• RE: Google's Android Market 'Bouncer' - Does it offer enough protection?

      @shodiwarmic

      And how do they know what is safe? A trusted marketsite would be a big help. This is a good first step.
      msalzberg
      • RE: Google's Android Market 'Bouncer' - Does it offer enough protection?

        @msalzberg You mean a walled garden don't you?

        There are free application scanners out there and this article documents the steps Google is taking to combat this.

        Bottom line, you guys just don't like Android!
        slickjim
      • RE: Google's Android Market 'Bouncer' - Does it offer enough protection?

        @Peter Perry<br><br>Right. There are free virus scanners and malware scanners and spyware scanners for PCs also, never thought I would ever see the day when it becomes requirements on phones. But this is the "open source" way. Instead of companies doing everything in their power to protect innocent users, proponents of "open" is telling them they are on their own. You do the vetting yourself!
        dave95.
      • RE: Google's Android Market 'Bouncer' - Does it offer enough protection?

        @Peter Perry<br><br>Yes, I mean a walled garden. People want to use their devices, not administrate them.<br><br>When we fuel up our car, we don't worry about whether or not the fuel is contaminated; we assume that the gas is good. We don't need to get involved in the screening and testing of the gas.<br><br>When we buy food at the supermarket, we assume (not always correctly) that the food has been screened, and that we are safe from disease (again, not always correctly). We don't get involved in the testing of the products.<br><br>We don't check the radiation from our microwaves, and we don't test the quality of our water. We assume the electricity is coming into our houses at the correct voltage and frequency. We turn on our TVs and assume that we won't have wildly inappropriate programming pushed on us without our explicit permission.<br><br>This is the way we live. This is the way we want to live. We want our phone to be just another appliance. We just want to use it.<br><br>Now, it's all well and good for geeks to tell Grandma that she should do her research before she buys that app that lets her get football scores, but that's just not the way it works in the real world.<br><br>How about this: Google sets up a walled market, and an unwalled one. Everyone sees the walled one, and then must explicitly go to the unwalled one. <br><br>By the way, I've never used Android for more than one minute at a time. I neither like nor dislike it. Don't project your platform hating issues onto me.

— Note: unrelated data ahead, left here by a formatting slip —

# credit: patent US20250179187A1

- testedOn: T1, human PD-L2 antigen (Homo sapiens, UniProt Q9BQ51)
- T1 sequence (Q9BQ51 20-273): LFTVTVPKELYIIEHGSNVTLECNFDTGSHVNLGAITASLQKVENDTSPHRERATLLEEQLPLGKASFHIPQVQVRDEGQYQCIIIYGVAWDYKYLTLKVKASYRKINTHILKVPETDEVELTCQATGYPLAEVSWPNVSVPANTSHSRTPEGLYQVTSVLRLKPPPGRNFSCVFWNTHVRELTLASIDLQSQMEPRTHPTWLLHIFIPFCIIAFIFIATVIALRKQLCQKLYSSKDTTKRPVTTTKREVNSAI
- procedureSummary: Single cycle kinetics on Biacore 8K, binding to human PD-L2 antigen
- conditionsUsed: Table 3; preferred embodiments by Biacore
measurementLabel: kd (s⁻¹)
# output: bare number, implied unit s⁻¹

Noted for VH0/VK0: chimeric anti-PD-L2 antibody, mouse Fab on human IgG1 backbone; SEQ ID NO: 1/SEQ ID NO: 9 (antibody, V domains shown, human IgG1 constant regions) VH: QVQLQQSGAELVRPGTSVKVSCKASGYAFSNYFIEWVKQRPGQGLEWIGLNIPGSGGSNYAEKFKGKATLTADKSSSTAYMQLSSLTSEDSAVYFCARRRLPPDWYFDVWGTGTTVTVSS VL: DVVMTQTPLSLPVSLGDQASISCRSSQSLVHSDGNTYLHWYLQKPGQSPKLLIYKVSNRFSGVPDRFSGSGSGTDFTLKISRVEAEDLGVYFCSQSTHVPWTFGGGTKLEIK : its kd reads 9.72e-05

msalzberg
      • RE: Google's Android Market 'Bouncer' - Does it offer enough protection?

        @msalzberg

        "Yes, I mean a walled garden. People want to use their devices, not administrate them."

        I guess you don't shred your old mail either huh?

        "When we fuel up our car, we don't worry about whether or not the fuel is contaminated; we assume that the gas is good. We don't need to get involved in the screening and testing of the gas."

        Hello? Ethanol? Yes your gas is contaminated!

        "When we buy food at the supermarket, we assume (not always correctly) that the food has been screened, and that we are safe from disease (again, not always correctly). We don't get involved in the testing of the products."

        I guess you never eat Fast Food either huh?

        "We don't check the radiation from our microwaves, and we don't test the quality of our water. We assume the electricity is coming into our houses at the correct voltage and frequency. We turn on our TVs and assume that we won't have wildly inappropriate programming pushed on us without our explicit permission."

        Interesting because parts of the country probably have radiation coming in from Japan... Parts of it were affected from Chernobyl as well but they never told us that and now we have a higher incidence of certain cancers in the North Eastern US.

        Also, I stopped watching regular TV when Ricky Schroeder ended up bare assed on NYPD Blue (Yeah, I never wanted to see that stuff either).

        "This is the way we live. This is the way we want to live. We want our phone to be just another appliance. We just want to use it."

        Ignorance is bliss I guess!